Thursday, April 16, 2015

Mathew Brady and the Beginnings of Photojournalism

Mathew Brady after the Battle of Bull Run
Mathew Brady after the Battle of Bull Run
This month marks the 150th anniversary of the end of the United States Civil War.  The Civil War was the first major conflict to be captured photographically and one of the most famous photographers of the era was Mathew Brady.

Brady, who was a portrait photographer in New York City before the war, wanted to document the war with photographs and financed the project himself. He and his assistants captured thousands of images of civil war battlefields and soldiers and contributed greatly to our understanding of the conflict.

After the war, there were few people who wanted to purchase the war images and Brady's studio was forced into bankruptcy. Despite the lack of commercial success, Brady is generally recognized as the founder of photojournalism and is now one of the best known photographers of the 19th century.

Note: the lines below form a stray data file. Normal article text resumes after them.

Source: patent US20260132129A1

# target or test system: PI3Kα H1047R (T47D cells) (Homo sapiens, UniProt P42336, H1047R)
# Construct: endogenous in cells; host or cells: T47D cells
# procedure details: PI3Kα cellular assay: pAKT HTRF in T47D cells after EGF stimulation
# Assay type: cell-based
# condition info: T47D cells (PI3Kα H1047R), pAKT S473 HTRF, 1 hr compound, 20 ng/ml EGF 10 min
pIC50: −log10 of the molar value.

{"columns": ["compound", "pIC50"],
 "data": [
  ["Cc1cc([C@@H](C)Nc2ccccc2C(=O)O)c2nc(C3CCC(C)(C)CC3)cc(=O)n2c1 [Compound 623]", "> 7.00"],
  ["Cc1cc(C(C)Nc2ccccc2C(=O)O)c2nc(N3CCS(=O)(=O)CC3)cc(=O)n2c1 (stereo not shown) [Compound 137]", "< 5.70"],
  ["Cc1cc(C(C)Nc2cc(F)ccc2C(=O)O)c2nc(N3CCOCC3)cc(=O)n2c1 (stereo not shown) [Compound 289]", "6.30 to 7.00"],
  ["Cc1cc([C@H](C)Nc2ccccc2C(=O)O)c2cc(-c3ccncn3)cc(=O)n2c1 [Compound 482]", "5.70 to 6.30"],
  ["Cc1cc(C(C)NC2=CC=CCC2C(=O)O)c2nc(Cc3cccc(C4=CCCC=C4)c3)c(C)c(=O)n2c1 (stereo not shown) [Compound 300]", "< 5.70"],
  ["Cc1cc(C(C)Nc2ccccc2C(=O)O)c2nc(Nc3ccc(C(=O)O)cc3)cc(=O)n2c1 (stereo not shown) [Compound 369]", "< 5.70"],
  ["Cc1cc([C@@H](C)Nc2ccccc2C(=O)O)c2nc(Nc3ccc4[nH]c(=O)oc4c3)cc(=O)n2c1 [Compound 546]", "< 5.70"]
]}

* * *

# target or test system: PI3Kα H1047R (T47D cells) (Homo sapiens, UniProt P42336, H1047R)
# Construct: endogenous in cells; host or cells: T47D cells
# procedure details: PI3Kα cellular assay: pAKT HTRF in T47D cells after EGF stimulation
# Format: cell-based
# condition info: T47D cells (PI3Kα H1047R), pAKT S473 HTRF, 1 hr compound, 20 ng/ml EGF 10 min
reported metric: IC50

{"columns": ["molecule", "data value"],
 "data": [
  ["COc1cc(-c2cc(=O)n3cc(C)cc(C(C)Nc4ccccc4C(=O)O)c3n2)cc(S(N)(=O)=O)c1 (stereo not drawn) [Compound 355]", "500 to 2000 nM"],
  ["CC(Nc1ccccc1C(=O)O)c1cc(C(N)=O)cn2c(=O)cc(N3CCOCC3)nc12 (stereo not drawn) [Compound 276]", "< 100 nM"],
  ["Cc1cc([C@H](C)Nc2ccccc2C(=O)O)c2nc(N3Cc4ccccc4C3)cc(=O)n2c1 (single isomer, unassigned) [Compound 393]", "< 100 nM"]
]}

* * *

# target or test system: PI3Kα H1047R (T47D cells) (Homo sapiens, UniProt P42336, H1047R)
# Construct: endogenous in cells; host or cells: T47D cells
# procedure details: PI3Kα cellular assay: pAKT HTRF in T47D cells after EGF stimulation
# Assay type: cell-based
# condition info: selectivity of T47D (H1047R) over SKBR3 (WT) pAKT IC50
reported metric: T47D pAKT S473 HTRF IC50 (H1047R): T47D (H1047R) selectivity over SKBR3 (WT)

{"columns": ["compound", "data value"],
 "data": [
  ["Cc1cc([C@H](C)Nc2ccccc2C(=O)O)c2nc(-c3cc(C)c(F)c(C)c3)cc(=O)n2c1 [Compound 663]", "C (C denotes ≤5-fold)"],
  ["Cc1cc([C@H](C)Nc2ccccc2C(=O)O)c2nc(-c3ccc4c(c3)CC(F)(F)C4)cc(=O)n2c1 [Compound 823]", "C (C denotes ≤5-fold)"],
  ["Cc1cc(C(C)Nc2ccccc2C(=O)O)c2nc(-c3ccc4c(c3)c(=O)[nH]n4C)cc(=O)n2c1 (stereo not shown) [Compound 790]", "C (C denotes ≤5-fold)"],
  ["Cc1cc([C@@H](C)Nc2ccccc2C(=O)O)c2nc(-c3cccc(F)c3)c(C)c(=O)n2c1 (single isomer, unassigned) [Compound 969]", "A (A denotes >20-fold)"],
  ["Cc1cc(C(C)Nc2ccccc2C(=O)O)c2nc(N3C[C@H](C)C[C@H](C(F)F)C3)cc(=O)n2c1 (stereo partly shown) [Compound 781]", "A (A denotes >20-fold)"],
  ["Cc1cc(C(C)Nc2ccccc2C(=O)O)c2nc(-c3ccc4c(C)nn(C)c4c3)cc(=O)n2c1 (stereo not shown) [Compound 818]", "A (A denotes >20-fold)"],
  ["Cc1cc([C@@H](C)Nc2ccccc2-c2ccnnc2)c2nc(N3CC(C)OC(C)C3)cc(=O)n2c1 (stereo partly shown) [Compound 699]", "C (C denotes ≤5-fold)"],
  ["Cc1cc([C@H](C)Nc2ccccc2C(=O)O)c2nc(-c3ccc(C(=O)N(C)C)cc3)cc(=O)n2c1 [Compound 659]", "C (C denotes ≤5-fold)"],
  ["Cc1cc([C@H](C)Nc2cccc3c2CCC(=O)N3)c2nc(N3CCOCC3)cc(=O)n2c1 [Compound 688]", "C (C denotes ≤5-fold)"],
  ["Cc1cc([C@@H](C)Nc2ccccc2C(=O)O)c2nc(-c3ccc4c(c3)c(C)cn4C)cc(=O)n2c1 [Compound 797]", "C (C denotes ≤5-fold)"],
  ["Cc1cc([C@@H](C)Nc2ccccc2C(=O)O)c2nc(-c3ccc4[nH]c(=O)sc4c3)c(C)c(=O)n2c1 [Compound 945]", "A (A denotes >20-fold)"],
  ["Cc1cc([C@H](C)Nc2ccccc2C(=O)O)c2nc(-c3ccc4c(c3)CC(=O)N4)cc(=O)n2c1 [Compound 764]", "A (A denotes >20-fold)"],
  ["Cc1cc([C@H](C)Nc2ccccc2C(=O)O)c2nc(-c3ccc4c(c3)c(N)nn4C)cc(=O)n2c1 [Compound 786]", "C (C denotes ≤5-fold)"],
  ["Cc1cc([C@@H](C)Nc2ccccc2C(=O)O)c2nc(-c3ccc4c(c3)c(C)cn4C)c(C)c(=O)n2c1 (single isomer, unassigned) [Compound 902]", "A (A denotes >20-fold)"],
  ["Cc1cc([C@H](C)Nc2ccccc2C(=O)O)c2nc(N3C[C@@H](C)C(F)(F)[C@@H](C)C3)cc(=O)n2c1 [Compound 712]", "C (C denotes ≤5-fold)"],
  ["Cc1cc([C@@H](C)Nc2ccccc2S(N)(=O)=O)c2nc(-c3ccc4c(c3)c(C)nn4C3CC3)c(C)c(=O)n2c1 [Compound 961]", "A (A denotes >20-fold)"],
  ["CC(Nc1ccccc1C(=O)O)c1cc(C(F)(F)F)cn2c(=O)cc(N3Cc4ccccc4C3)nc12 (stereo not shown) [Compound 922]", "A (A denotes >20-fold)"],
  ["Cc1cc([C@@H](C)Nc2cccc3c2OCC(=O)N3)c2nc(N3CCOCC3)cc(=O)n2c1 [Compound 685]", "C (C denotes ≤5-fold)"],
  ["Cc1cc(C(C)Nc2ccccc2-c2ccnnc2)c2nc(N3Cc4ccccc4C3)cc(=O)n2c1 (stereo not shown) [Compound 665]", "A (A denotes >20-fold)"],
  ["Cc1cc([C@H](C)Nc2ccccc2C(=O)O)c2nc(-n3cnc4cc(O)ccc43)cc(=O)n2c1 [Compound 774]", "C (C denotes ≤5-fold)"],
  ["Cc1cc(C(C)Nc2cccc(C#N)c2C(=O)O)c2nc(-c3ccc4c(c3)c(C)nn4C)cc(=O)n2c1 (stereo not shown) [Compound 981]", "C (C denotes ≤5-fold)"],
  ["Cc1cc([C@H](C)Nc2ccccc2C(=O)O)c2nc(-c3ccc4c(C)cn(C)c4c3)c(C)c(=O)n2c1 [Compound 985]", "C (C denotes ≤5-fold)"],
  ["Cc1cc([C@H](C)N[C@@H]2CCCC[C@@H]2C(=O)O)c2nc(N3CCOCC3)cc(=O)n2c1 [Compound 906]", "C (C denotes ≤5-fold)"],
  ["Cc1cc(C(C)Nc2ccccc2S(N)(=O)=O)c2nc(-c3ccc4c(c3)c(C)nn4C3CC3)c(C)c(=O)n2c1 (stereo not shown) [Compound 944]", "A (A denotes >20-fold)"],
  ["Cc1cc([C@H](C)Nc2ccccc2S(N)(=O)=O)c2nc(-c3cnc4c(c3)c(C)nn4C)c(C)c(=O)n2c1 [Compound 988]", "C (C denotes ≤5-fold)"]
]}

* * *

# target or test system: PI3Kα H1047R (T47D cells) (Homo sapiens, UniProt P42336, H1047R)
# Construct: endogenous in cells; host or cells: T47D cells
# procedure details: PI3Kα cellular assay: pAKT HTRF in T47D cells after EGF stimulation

General Ulysses S. Grant by Mathew Brady
General Ulysses S. Grant by Mathew Brady

The Franklin Paper Mill and the Petersburg Railroad Bridge in Richmand, VA in 1865 by Mathew Brady
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Sunday, April 5, 2015

The First Photographer

View from the Window at Le Gras
View from the Window at Le Gras
Joseph Nicéphore Niépce is credited with the invention of photography and capturing the first photographic image. View from the Window at Le Gras was captured in 1826 or 1827 with a camera obscura on a pewter plate that had been coated with a photosensitive emulsion of bitumen of Judea dissolved in lavender oil.

Niépce developed his process to simplify the creation of lithographic printing plates. Lithographic plates of images were often created by using a camera obscura to project the image and manually tracing the image onto the plate. His lack of skill in drawing and tracing inspired him to find a better method.